ID verification war heats up as giants vie for piece of growing pie
Competition among digital ID verification service providers is growing fierce as the market is promising a digitally-transformed post-pandemic society.
After the online certificate authentication system — a system used for decades at government websites and for online banking — lost official status in December last year, private companies have been vying the take the leading spot.
The online vaccine registration system has been a plus for the companies. It crashed in July due to a surge of people trying to log in, and the Korea Disease Control and Prevention Agency allowed people to verify their identity via various channels, including PASS, Naver and Kakao, starting with registration for people 18 to 49 on Aug. 9. According to the mobile carriers, some 12 million people used the PASS application between Aug. 9 and 22.
Naver and Kakao are also rapidly strengthening their business. Kakao had 18 million people using its digital ID certificate by end of July. After being added to the vaccine booking system, it had a total of 20 million users as of Aug. 17, up 11 percent over some two weeks.
“We aim to have over 25 million users by end of year,” said Yeo Min-soo, co-CEO of Kakao.
Naver had 12 million users in end of July, but now has 16 million users as of August, up 33.3 percent.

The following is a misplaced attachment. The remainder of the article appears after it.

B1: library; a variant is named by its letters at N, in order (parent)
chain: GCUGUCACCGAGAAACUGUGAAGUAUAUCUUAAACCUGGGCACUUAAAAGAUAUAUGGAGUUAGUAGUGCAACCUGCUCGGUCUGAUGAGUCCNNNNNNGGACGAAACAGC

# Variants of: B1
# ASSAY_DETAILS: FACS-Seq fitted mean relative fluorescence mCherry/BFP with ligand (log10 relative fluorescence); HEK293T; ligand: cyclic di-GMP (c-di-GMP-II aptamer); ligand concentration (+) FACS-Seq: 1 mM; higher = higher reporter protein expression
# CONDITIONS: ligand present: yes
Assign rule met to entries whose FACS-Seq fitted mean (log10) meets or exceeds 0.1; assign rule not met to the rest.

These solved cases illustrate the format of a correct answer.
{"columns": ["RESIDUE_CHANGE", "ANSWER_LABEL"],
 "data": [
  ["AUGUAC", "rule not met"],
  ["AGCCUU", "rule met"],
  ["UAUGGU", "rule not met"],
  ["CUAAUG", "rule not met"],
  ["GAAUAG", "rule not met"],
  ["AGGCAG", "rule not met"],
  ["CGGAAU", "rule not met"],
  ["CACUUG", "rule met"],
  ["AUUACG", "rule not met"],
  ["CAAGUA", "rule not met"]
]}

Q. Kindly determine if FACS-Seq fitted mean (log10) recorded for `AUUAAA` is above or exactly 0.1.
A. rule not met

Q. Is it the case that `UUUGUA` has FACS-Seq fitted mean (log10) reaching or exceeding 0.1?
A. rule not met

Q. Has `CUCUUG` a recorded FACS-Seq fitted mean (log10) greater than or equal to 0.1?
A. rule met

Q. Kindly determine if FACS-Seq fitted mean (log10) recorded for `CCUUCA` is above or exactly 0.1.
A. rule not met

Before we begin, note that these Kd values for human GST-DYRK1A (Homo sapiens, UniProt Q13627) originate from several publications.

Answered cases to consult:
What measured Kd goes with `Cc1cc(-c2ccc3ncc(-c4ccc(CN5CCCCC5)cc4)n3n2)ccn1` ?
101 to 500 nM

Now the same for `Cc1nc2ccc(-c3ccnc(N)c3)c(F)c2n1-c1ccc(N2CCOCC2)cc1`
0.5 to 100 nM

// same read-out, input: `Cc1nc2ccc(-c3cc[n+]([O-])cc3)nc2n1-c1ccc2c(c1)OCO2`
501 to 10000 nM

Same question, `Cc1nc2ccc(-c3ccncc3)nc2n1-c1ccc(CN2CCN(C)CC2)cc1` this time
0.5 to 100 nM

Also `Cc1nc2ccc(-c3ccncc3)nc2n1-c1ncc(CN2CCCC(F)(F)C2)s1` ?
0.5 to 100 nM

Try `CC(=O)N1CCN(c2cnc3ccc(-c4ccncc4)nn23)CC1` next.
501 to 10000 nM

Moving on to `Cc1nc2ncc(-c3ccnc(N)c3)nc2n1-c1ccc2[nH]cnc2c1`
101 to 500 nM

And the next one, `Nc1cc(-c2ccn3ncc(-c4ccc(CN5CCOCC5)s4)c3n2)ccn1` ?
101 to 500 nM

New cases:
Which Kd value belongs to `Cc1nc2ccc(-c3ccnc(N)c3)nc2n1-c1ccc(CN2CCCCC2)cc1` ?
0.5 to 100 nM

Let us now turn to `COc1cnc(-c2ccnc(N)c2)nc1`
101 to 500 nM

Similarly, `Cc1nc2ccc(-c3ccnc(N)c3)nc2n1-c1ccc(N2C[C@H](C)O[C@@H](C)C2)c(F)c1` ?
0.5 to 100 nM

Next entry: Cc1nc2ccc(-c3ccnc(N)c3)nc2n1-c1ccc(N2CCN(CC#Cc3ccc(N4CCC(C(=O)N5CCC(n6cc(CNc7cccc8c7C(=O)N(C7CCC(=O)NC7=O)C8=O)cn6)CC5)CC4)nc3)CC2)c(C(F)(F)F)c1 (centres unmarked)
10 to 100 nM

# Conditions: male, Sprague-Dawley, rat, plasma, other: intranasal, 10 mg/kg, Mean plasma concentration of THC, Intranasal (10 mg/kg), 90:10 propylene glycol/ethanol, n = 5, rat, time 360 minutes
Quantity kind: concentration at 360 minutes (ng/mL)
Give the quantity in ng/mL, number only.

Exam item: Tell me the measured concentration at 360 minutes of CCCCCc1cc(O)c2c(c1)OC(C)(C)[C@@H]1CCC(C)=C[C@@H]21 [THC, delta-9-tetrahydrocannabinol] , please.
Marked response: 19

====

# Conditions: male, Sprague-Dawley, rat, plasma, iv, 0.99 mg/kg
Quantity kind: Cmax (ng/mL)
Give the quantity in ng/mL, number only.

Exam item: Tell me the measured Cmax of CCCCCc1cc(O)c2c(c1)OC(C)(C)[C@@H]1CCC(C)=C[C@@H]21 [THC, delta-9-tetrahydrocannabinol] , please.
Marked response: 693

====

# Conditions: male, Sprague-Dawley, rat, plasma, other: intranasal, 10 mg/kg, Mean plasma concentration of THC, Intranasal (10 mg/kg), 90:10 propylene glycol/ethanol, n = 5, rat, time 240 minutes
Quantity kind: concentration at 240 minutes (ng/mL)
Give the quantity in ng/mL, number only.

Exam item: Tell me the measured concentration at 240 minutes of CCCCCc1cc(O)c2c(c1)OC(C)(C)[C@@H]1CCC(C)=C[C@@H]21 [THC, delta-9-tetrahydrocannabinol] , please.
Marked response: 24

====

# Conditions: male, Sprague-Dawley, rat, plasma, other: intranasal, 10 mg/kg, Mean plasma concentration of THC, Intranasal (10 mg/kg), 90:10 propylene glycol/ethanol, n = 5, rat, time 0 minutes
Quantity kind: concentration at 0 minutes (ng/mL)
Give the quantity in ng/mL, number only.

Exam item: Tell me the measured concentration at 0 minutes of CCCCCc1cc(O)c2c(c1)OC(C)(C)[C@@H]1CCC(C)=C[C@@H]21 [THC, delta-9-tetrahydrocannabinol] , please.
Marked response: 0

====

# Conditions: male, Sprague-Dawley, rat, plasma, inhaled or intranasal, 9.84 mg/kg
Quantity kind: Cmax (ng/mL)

Banking application Toss and mobile payment system application Payco offer similar services, as well as KB Kookmin Bank.
Companies are ramping up competition to gain more users as the business is both highly profitable and gives them a lead in a new market. The three mobile carriers are known to earn an annual fee of some 60 billion won ($51 million) from the digital ID certification business.
“The mobile carriers receive 30 to 40 won for every time their authentication system is used,” said an official from the digital ID certification business. “If there is a rapid drive for digitization of everyday life, the number of authentication cases could increase.”
Allowing companies to tap into the blockchain market is another plus as digital IDs as certifications are stored via blockchain to ensure security. PASS signed a memorandum of understanding (MOU) with the National Police Agency in June last year, being the first platform in Korea with a digital driver’s license service on an application.
For Naver, their new target is university students. The company recently signed an MOU with Yonsei University in May to develop a system for students to log in to their university portals and check daily attendance via Naver’s ID verification system. The company plans to make a digital student ID card that students can use to prove their enrollment status, borrow books and access school facilities.
BY KWEN YU-JIN, LEE TAE-HEE [firstname.lastname@example.org]